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ibm japan, a chain chain network for supplier chain management

Posted by forbes at 2020-03-27
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IBM, a chain chain consultant, chainyard, is a new block chain network designed to improve supplier quality, validation, on boarding and life cycle information management (TYS) was announced.

According to IBM, the use of a non centralized nature and a disjunctive audit trail feature has led to the elimination of manual operations in the supply chain, and the risk reduction of injustice and error.

According to the company, TYS will create a digital passport to prove the identity of the supplier on the block chain network and allow the supplier to share information with the approved buyer on the network.

IBM has created a new business opportunity to create new business opportunities by block chain, and will contribute to the reduction of time and cost associated with the new supplier's clarification, validation and management.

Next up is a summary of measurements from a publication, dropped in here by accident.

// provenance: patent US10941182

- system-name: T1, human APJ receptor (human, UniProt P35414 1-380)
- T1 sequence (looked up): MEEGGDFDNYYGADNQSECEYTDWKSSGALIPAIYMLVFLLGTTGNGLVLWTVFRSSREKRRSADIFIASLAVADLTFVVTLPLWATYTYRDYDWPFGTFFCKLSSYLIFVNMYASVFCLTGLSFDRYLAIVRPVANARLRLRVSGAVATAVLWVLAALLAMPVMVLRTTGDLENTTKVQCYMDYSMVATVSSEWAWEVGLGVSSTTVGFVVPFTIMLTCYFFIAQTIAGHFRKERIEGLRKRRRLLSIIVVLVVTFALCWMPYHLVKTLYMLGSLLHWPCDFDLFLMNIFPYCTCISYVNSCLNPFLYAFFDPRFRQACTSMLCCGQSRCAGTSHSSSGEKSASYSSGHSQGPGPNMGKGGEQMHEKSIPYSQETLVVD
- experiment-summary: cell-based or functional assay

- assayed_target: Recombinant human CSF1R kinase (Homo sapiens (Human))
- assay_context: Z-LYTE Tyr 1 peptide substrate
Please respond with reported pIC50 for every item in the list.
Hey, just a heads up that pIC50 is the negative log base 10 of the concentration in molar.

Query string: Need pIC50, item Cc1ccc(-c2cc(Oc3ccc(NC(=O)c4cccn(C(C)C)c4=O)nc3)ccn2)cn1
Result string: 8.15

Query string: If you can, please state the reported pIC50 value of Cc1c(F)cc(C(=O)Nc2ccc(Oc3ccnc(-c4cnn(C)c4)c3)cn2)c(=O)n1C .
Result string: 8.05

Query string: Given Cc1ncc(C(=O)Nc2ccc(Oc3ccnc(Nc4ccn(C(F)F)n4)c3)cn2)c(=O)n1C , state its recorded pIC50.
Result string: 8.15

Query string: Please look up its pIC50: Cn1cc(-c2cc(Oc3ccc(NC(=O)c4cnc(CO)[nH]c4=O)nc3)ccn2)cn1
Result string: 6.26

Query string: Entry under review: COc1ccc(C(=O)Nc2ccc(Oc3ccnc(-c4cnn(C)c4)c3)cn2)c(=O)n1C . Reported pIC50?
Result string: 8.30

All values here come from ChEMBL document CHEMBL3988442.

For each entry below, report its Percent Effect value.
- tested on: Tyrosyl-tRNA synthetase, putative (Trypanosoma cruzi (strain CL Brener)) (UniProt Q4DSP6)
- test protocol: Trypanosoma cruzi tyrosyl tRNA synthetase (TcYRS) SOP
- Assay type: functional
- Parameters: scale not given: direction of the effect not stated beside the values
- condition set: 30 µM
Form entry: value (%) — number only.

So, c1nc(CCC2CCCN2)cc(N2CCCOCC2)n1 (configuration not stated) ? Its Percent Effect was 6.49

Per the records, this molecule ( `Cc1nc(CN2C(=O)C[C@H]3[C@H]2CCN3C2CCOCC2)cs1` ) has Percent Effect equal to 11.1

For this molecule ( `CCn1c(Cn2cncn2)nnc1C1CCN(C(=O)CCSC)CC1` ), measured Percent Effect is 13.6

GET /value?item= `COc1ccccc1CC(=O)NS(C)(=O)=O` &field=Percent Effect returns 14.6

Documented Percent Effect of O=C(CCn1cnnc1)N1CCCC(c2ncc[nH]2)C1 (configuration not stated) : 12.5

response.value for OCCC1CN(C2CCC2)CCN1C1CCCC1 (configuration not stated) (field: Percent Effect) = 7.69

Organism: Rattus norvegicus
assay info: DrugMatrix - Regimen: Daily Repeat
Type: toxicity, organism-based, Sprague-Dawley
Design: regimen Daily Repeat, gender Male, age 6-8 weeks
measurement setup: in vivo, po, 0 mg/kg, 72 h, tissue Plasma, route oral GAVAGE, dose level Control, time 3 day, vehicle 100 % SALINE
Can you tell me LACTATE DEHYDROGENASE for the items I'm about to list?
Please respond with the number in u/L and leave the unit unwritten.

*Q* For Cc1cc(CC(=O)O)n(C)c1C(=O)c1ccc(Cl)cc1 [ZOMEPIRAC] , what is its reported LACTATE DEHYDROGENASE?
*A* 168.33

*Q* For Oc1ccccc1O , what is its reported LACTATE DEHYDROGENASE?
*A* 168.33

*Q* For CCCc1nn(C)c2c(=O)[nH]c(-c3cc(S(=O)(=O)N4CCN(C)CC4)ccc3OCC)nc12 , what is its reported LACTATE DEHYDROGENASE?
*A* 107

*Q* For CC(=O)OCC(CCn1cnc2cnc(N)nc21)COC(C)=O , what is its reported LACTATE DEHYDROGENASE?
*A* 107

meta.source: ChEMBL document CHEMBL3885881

During the establishment of TYS, Anheuser Busch InBev, Cisco Systems, GlaxoSmithKline, Lenovo, Nokia, Schneider Electric, Vodafone are named.

On the other hand, third party validators such as Dun & Bradstreet (DB), ecovadis and rapidrratings, which analyze and evaluate corporate operational and financial conditions, provide external verification / audit functions directly on the network.

Through TYS, both buyers and suppliers will be able to enjoy procurement related Merritt, a chain chain, with speed and complexity reduction and speed improvement, "(URU)

IBM has more than 8500 suppliers in the world and plans to start using TYS at its own company. The company said it would take 4000 months to join North American suppliers.

Currently, only the existing participants can use TYS, but the company plans to enable commercial use in the year 2019.

TYS is built on the IBM blockchain platform that IBM cloud hosts.

The IBM blockchain platform is based on "hyperledger fabric", an open source block chain project that the Linux foundation hosts.

This article is an editorial of CBS Interactive from Asahi.

ZDNet Japan